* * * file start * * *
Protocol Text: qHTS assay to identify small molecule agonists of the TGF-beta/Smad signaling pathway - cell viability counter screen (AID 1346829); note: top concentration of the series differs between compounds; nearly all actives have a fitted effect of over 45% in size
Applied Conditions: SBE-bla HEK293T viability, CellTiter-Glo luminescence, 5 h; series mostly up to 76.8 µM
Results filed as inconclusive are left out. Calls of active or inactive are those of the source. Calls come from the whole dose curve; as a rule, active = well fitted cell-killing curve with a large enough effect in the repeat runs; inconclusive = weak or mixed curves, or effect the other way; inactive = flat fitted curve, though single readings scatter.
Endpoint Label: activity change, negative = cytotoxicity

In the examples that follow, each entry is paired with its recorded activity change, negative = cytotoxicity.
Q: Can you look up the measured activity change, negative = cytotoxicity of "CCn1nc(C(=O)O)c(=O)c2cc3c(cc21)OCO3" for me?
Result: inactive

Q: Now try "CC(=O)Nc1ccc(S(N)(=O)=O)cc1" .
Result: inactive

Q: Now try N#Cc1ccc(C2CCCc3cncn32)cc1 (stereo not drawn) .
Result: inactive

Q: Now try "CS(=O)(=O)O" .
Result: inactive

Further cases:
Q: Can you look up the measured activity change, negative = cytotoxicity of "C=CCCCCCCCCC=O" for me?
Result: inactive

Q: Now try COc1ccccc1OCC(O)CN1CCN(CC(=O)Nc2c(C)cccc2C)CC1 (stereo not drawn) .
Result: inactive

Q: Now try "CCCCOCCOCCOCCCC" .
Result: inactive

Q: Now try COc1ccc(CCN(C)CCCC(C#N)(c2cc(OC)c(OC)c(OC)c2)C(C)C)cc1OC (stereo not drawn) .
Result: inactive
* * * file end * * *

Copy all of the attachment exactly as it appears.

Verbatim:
Protocol Text: qHTS assay to identify small molecule agonists of the TGF-beta/Smad signaling pathway - cell viability counter screen (AID 1346829); note: top concentration of the series differs between compounds; nearly all actives have a fitted effect of over 45% in size
Applied Conditions: SBE-bla HEK293T viability, CellTiter-Glo luminescence, 5 h; series mostly up to 76.8 µM
Results filed as inconclusive are left out. Calls of active or inactive are those of the source. Calls come from the whole dose curve; as a rule, active = well fitted cell-killing curve with a large enough effect in the repeat runs; inconclusive = weak or mixed curves, or effect the other way; inactive = flat fitted curve, though single readings scatter.
Endpoint Label: activity change, negative = cytotoxicity

In the examples that follow, each entry is paired with its recorded activity change, negative = cytotoxicity.
Q: Can you look up the measured activity change, negative = cytotoxicity of "CCn1nc(C(=O)O)c(=O)c2cc3c(cc21)OCO3" for me?
Result: inactive

Q: Now try "CC(=O)Nc1ccc(S(N)(=O)=O)cc1" .
Result: inactive

Q: Now try N#Cc1ccc(C2CCCc3cncn32)cc1 (stereo not drawn) .
Result: inactive

Q: Now try "CS(=O)(=O)O" .
Result: inactive

Further cases:
Q: Can you look up the measured activity change, negative = cytotoxicity of "C=CCCCCCCCCC=O" for me?
Result: inactive

Q: Now try COc1ccccc1OCC(O)CN1CCN(CC(=O)Nc2c(C)cccc2C)CC1 (stereo not drawn) .
Result: inactive

Q: Now try "CCCCOCCOCCOCCCC" .
Result: inactive

Q: Now try COc1ccc(CCN(C)CCCC(C#N)(c2cc(OC)c(OC)c(OC)c2)C(C)C)cc1OC (stereo not drawn) .
Result: inactive